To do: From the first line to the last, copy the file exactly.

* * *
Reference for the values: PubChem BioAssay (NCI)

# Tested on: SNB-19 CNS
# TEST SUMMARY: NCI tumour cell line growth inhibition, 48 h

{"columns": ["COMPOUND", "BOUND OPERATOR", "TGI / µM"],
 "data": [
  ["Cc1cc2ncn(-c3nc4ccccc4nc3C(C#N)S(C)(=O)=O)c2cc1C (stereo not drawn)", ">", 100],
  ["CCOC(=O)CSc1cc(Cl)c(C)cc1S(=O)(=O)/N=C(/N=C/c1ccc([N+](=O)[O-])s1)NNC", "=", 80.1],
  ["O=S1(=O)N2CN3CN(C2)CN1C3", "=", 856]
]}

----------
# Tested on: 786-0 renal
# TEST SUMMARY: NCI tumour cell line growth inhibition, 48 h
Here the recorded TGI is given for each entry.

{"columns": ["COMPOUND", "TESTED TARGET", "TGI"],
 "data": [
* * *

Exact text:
Reference for the values: PubChem BioAssay (NCI)

# Tested on: SNB-19 CNS
# TEST SUMMARY: NCI tumour cell line growth inhibition, 48 h

{"columns": ["COMPOUND", "BOUND OPERATOR", "TGI / µM"],
 "data": [
  ["Cc1cc2ncn(-c3nc4ccccc4nc3C(C#N)S(C)(=O)=O)c2cc1C (stereo not drawn)", ">", 100],
  ["CCOC(=O)CSc1cc(Cl)c(C)cc1S(=O)(=O)/N=C(/N=C/c1ccc([N+](=O)[O-])s1)NNC", "=", 80.1],
  ["O=S1(=O)N2CN3CN(C2)CN1C3", "=", 856]
]}

----------
# Tested on: 786-0 renal
# TEST SUMMARY: NCI tumour cell line growth inhibition, 48 h
Here the recorded TGI is given for each entry.

{"columns": ["COMPOUND", "TESTED TARGET", "TGI"],
 "data": [